A woman of faith whose love for God, family and the community exuded through the hospitable way she graciously opened up her home is how those who knew and loved Annye Hudson Fisher, founder of Annye’s Prayer Garden, remember her.

Fisher, who created her home-based Annye’s Prayer Garden as a free, public botanical sanctuary for all to experience the presence of God and find solace, died Thursday, May 19. She was 76 years old.

“She was a trooper by nature,” said Beulah Jernigan, a member of Marshall Prayer Troopers, a local prayer group in which Fisher was an active member.

The Marshall Prayer Troopers group was one of many entities that would gather at Annye’s Prayer Garden for a place of fellowship, prayer and serenity.

“She just welcomed us into her home and welcomed us into the garden,” shared Jernigan.

“She said that garden was on her property, but it belonged to the community,” added Jernigan. “She always made us welcomed.”

Funeral services for Annye Fisher are set for 11 a.m., Saturday, May 28 at Marshall Full Gospel Holy Temple. A balloon release was held Thursday at Annye’s Prayer Garden. Arrangements are entrusted to Black’s Funeral Home and Cremation Services.

Rita Veasey, a family friend of Fisher’s who lives in Ohio, noted Fisher’s tranquil garden not only touched the local community, but others throughout the nation, too.

“Her prayer garden is famous in Ohio,” said Veasey. “I live in Ohio, and whenever I would go to Marshall to visit my mother, I have friends that would always come with me, and we got to experience her prayer garden and take pictures.

“Everyone just loved it,” she said.

District 5 City Commissioner Reba Godfrey, a fellow Prayer Troopers member, recalled how Fisher was a bright light to so many.

“Annye was a light,” said Godfrey, sharing how she would always lend a listening ear to a troubled heart and would offer godly advice in the form of a prayer.

Godfrey said she also loved Fisher’s humble spirit. She said Fisher embodied the essence of her name, meaning grace.

“Her name means grace and that’s truly what Annye was — grace and favor and delight, and beauty,” said Godfrey. “She was just beautiful in her speech, in her disposition and I’ve never seen her upset about anything.”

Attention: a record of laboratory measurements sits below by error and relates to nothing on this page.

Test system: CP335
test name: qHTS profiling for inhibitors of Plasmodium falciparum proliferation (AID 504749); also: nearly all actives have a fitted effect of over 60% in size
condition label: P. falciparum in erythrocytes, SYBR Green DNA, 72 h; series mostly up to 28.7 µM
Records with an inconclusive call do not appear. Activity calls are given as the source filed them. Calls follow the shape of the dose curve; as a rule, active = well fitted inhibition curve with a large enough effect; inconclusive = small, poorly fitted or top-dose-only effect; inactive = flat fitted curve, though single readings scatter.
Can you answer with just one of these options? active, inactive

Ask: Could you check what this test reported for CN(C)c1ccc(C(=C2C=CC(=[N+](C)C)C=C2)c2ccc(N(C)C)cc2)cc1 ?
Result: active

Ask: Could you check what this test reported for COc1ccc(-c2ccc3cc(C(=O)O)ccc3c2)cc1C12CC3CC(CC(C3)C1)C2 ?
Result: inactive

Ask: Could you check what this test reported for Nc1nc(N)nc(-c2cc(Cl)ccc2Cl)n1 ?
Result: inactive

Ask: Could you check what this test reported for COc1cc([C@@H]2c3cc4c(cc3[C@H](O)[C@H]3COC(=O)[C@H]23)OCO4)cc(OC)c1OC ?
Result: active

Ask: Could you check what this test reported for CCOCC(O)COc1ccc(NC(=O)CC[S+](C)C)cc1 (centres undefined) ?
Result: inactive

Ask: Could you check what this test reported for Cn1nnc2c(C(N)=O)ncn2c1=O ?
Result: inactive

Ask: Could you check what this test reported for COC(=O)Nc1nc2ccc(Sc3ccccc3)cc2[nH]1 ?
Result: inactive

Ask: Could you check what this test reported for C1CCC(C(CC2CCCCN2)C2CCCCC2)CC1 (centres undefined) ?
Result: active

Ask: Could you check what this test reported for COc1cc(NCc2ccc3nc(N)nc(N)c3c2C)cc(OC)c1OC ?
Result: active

Being a Light

One of Fisher’s greatest passions was hosting her annual Christmas in the Garden and Easter in the Garden events at the site. It gave her great joy to present the annual programs, and open the garden as a place for the Marshall community to come, fellowship, meditate and worship in celebration of Christ.

At the events, attendees would take an enchanting journey through the biblically-inspired garden, pausing at various key locations to hear the story of Jesus Christ and His love at the free events. To complement the seasons, she would often intertwine hymns, caroling, poems and inspirational speaking.

For Christmas, Fisher would begin prepping the garden and decorating it as soon as the city began its preparation for the Wonderland of Lights season.

Godfrey was honored to be a part of Fisher’s interdenominational Easter in the Garden program this year.

“Everyone that I had spoken to that participated on the program was happy that we did it,” she said. “We did not know that that would be the last time that we could do something for her.

“When it was over, she said to me: ‘I am still on cloud nine and others are too. There is a different spirit in the garden. You can feel the presence of God.’ And that’s the same thing others said — that they could feel God’s presence there,” said Godfrey.

Godfrey said in everything Fisher did, she wanted to ensure that God was glorified.

“It wasn’t about doing things for credit; it was about God being glorified,” said Godfrey. “That is the epitome of her life — that God gets the glory.”

God was definitely glorified as Fisher often witnessed her prayer garden attract many passers-by, who would stumble upon the garden and stop in for some quiet time or prayer.

In 2017, then-Wiley College freshman Destiny McGee shared with the News Messenger her testimony of being blessed by Fisher, through the garden. She said one day, while having a tough time, she just walked off campus to explore and happened to stumble upon the peaceful plot.

“I found this garden,” she said at the time. “The first thing I read in there was a scripture.”

She was so moved by Fisher’s hospitality, that she began helping with the garden with her volunteer group, Moving in Silence.

Godfrey said that’s the type of impact Fisher had on others by letting her light shine.

“That scripture that says: ‘Let your light so shine before men, that they may see your good works and glorify your Father which is in heaven’, that’s what Annye did,” said Godfrey.

Giving Back